Scoop Election 08: edited by Gordon Campbell

Gordon Campbell on the GCSB’s practice of spying on New Zealanders

April 10th, 2013

It is hard to decide what is the most alarming aspect of Prime Minister John Key’s plans to expand the role of Big Brother. Or, as Key describes it, his “proposals to significantly strengthen the oversight regime across the intelligence community.” Is it the fact that the GCSB has apparently been behaving like a rogue agency for the past 10 years (at least) under successive governments, and has been carrying out spying on New Zealanders, even though it has repeatedly said it doesn’t? Incredible really, given that the GCSB legislation could hardly be clearer in forbidding the GCSB from spying on New Zealand citizens and permanent residents – even when, and one would have thought especially when it is offering “agency support” to the Police and to the SIS.

On the evidence contained in the Kitteridge report though, the GCSB cannot read their own legislation correctly but thought “what the heck” and broke the law as it is written. Some 56 possibly illegal operations involving 88 New Zealanders have apparently taken place since 2003. These, remember, are the same security agencies on whom we bestow extensive powers and the ability to operate under secrecy. That trust has clearly been misplaced. It turns out that the GCSB are part of the problem – of privacy violation – as much as they are part of the solution.

The GCSB’s evidently extensive role in providing “agency support” to the SIS (and Police) amounts to a de facto merger of the SIS and GCSB. Oh, Key’s plans to legalise the GCSB’s role in spying on New Zealanders will only occur, he says, with ‘proper’ oversight mechanisms. That’s no re-assurance. The current watchdog on the security services happens to be the Inspector-General of Intelligence and Security, Paul Neazor. The inadequacy of that office and its lack of proper resources was already evident long before Dotcom, during the Ahmed Zaoui case. Back in 2007, here’s how I described the situation:

The Auditor-General, IRD and Treasury may be funded sufficiently to keep an eye on how money is being spent and recouped – but the agencies supposed to protect our rights as citizens have to get by on starvation rations and, in some cases, with a questionable level of independence.

The Police Complaints Authority, the Ombudsman’s Office, the Privacy Commissioner etc… all have obvious problems. Some totter along from one financial year to the next – underfunded, under-resourced and overlooked.

Even by these standards, the Office of the SIS Inspector-General is a special case, the kind of watchdog agency you’d expect to find down at the $2 shop. It is a part-time job with a part-time secretary, operated from a spare desk at the Chief Electoral Office [subsequently at the Justice Department] and with no in house expertise in the fields it is supposed to monitor.

In the Dotcom case, the inadequacies of our current oversight systems are coming home to roost. Yet significantly, the confusion supposedly being felt by the GCSB over whether its role as an “agency support” enabled it to spy on New Zealanders – in contravention of its legislation – has never inspired the Inspector-General to raise any red flags around that issue. No surprises there. In reality, the Inspector-General’s office is ripe for capture, and it has been set up to fail.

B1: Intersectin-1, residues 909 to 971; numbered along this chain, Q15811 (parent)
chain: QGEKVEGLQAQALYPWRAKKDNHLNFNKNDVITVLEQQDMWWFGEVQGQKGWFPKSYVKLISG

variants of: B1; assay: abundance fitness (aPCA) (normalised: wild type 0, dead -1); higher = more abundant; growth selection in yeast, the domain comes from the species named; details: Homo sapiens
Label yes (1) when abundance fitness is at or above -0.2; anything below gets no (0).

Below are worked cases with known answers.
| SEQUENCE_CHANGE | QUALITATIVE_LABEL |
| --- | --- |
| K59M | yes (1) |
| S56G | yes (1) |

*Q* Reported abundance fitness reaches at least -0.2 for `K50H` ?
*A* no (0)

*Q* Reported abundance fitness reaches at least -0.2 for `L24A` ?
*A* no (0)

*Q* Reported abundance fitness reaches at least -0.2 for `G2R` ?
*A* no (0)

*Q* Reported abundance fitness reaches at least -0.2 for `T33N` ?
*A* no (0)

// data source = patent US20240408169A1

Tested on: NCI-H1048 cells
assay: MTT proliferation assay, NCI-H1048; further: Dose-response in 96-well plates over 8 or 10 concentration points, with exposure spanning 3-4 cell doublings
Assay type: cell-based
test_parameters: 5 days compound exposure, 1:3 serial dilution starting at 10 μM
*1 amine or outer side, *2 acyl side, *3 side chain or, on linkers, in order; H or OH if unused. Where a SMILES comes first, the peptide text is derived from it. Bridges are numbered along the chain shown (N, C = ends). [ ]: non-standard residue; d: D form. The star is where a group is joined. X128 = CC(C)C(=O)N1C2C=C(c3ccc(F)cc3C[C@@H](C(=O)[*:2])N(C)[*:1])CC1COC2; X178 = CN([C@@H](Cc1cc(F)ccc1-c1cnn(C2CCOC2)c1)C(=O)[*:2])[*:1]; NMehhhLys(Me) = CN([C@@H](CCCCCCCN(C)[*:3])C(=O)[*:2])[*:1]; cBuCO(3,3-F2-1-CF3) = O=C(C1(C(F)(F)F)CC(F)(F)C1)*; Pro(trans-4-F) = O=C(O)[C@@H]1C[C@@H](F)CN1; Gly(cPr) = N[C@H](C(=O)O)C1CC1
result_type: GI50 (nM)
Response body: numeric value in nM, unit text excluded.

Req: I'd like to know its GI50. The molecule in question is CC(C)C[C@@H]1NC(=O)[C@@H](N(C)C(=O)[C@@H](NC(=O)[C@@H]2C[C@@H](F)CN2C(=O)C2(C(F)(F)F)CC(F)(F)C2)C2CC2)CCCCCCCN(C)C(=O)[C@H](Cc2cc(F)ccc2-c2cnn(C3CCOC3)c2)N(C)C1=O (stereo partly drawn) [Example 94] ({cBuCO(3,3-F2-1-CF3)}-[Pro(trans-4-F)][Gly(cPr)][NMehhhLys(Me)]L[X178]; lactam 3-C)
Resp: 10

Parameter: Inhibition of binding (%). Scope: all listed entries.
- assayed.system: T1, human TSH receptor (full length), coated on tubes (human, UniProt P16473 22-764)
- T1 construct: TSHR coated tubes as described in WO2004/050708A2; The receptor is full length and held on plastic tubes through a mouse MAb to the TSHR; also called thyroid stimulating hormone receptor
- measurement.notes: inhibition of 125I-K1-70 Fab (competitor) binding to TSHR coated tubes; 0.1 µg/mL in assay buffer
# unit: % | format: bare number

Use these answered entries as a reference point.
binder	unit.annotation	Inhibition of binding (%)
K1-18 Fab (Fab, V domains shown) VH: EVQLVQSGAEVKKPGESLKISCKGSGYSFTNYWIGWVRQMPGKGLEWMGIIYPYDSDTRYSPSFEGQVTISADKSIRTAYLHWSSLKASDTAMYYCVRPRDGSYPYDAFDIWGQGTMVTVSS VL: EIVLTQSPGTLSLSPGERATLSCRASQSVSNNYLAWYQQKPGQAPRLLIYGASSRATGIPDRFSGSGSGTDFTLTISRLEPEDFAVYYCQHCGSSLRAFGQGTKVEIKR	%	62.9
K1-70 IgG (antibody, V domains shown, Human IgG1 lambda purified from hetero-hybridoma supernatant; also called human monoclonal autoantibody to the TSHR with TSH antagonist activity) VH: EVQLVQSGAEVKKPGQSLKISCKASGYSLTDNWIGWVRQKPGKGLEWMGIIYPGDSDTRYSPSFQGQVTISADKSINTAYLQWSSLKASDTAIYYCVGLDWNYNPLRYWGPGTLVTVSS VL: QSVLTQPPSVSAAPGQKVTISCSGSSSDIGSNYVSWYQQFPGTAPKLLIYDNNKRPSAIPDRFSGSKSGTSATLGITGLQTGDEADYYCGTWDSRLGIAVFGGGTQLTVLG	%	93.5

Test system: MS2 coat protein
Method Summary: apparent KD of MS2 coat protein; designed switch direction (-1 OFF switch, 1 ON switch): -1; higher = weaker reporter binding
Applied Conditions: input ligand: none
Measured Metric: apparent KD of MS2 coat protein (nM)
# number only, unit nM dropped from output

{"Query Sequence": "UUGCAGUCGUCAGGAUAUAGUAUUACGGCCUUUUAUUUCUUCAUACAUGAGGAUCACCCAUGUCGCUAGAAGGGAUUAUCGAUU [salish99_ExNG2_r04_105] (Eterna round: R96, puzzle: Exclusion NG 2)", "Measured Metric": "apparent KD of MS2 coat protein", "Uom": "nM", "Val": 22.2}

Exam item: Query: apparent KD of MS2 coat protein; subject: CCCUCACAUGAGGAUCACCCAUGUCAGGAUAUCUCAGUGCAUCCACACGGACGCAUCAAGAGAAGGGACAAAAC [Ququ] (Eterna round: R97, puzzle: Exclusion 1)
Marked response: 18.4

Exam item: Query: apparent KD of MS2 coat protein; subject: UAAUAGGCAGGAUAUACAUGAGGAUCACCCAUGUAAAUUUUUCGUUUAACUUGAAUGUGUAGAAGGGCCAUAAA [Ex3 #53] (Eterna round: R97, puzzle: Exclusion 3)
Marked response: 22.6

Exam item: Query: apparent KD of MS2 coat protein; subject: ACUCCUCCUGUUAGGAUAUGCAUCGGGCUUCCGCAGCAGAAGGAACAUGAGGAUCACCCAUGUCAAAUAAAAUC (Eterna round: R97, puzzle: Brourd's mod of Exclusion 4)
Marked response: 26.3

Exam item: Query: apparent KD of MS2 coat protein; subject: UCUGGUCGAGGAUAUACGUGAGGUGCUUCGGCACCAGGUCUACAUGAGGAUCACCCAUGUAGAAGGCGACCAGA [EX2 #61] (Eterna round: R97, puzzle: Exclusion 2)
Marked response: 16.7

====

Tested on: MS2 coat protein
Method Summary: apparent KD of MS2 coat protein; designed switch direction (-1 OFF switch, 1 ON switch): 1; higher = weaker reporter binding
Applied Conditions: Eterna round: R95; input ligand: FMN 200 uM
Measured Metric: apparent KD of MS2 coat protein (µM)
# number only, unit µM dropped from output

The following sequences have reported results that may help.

Surely, it is laughable to think that an elderly retired judge working part time and with no experience in intelligence and security issues – and with no support staff to monitor how these laws, practices and technologies are developing around the world – can keep a meaningful eye on the operations of our security services. The current powers of the parliamentary committee on security and intelligence matters are just as woefully inadequate. It meets briefly and irregularly, its members have no security clearance and thus no access to security information, and it cannot say a thing publicly about its deliberations.

As mentioned, Key’s plans to legalise GCSB spying on New Zealanders amounts to a virtual merger of the SIS and GCSB – and as yet, Key has offered no details about what he thinks “ proper oversight” would entail. It should not be his call. Agencies should not get to choose their own watchdog, and how long its chain should be. Parliament should be debating, and deciding, such matters – although of course, it would almost certainly do so along party lines.

The Fletcher affair has created a further, disturbing dimension. The very public dissent by former military chief /former GCSB boss Sir Bruce Ferguson over the relevance of a military background for the top GCSB job can be taken as an indirect signal of what is going on here. Namely, the cleaning out of the former military old guard at the GCSB, and the installation of a “change manager” in Ian Fletcher who has personal links to the PM. This amounts to a concentration of the security services, bringing them more closely in line with the PM’s policy agendas.

That centralisation of secret power and surveillance activities should be a worrisome trend for anyone concerned about civil liberties. The security services are not supposed to be at the beck and call of the government of the day. Fletcher –as the former head of what used to be the British Patents Office – has particular expertise in copyright law. Beyond the obvious relevance to the Dotcom case, copyright issues are also a prime feature of the Trans Pacific Partnership trade talks, and have been a focus of the protests being mounted against the TPP, worldwide – partly because of the implications that the extension of patents have for Pharmac.

Can it be entirely accidental that the new head of the GCSB brings extensive experience in such matters to his new job – whilst having no experience whatever in the GCSB’s traditional role of monitoring foreign (usually military) developments in the region that might pose a threat to New Zealand’s national security. Anyone involved in the campaign against the TPP would now seem ripe for surveillance, as part of the “agency support” to the Police and SIS in their monitoring of those critical of the government’s TPP agenda.

At the very least, any “proposals to significantly strengthen the oversight regime across the intelligence community” will have a chilling effect on protest and dissent. Plainly, the PM wants to clean out the old military boffins at the GCSB, to effectively merge the SIS and GCSB in some respects and to render the security services more readily able to spy upon New Zealanders. This is coming from a National Party that prides itself on being the champion of individual freedoms, and on being wary of the extension of state power.

On RNZ this morning, security analyst Paul Buchanan offered a useful alternative structure. Buchanan suggested making the Inspector-General a fully independent and properly resourced office responsible on an ongoing basis to Parliament, and not to a Minister. He also suggested making the parliamentary committee on security matters a genuine, properly empowered and resourced oversight body. Not a complete solution, but a good start. The real problem though, is the wilful blurring of the SIS and GCSB roles. The way ahead shouldn’t involve tidying things up to legalise the GCSB’s spying on New Zealanders. The GCSB should be being required to stay focused only on the foreign threats to our security.